1 I only drove over it in the dark.
2 It was quite dark when she awakened again.
3 She could see nothing, in fact, but a dense darkness on either side.
4 "I thought perhaps it always rained or looked dark in England," Mary said.
5 When he stopped and spoke to her his dark eyes looked almost soft and kind.
6 The corridor looked very long and dark, but she was too excited to mind that.
7 There was one part of the wall where the creeping dark green leaves were more bushy than elsewhere.
8 Howsoever carefully she looked she could see nothing but thickly growing, glossy, dark green leaves.
9 Mary asked no more questions but waited in the darkness of her corner, keeping her eyes on the window.
10 On and on they drove through the darkness, and though the rain stopped, the wind rushed by and whistled and made strange sounds.
11 Sometimes they were pictures of dark, curious landscapes, but oftenest they were portraits of men and women in queer, grand costumes made of satin and velvet.
12 When he traveled about, darkness so brooded over him that the sight of him was a wrong done to other people because it was as if he poisoned the air about him with gloom.
13 Such nice clear places were made round them that they had all the breathing space they wanted, and really, if Mistress Mary had known it, they began to cheer up under the dark earth and work tremendously.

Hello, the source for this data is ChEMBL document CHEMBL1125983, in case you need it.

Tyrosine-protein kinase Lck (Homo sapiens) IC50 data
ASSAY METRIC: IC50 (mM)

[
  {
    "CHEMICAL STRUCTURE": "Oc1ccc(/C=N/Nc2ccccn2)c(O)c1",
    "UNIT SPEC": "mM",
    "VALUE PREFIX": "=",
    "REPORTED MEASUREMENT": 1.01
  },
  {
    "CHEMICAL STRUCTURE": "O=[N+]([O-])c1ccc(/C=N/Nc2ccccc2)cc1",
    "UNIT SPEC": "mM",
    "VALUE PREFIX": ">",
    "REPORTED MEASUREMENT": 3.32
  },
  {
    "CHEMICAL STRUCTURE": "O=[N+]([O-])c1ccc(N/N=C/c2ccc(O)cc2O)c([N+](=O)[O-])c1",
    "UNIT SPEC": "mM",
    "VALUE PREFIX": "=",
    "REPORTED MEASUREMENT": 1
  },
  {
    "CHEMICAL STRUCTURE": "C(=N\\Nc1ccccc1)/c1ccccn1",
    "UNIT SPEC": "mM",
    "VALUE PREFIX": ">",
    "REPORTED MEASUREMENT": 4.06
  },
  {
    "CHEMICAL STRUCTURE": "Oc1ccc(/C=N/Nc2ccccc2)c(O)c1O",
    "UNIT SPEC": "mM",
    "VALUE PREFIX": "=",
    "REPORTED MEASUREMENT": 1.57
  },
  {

14 The carriage lamps shed a yellow light on a rough-looking road which seemed to be cut through bushes and low-growing things which ended in the great expanse of dark apparently spread out before and around them.
15 And though the robin did not answer, because his beak was occupied, Mary knew that when he flew away with his twig to his own corner of the garden the darkness of his dew-bright eye meant that he would not tell their secret for the world.
16 Mary told him her story about the midnight wuthering of the wind which had wakened her and about the faint far-off sounds of the complaining voice which had led her down the dark corridors with her candle and had ended with her opening of the door of the dimly lighted room with the carven four-posted bed in the corner.
17 She never remembered seeing familiarly anything but the dark faces of her Ayah and the other native servants, and as they always obeyed her and gave her her own way in everything, because the Mem Sahib would be angry if she was disturbed by her crying, by the time she was six years old she was as tyrannical and selfish a little pig as ever lived.
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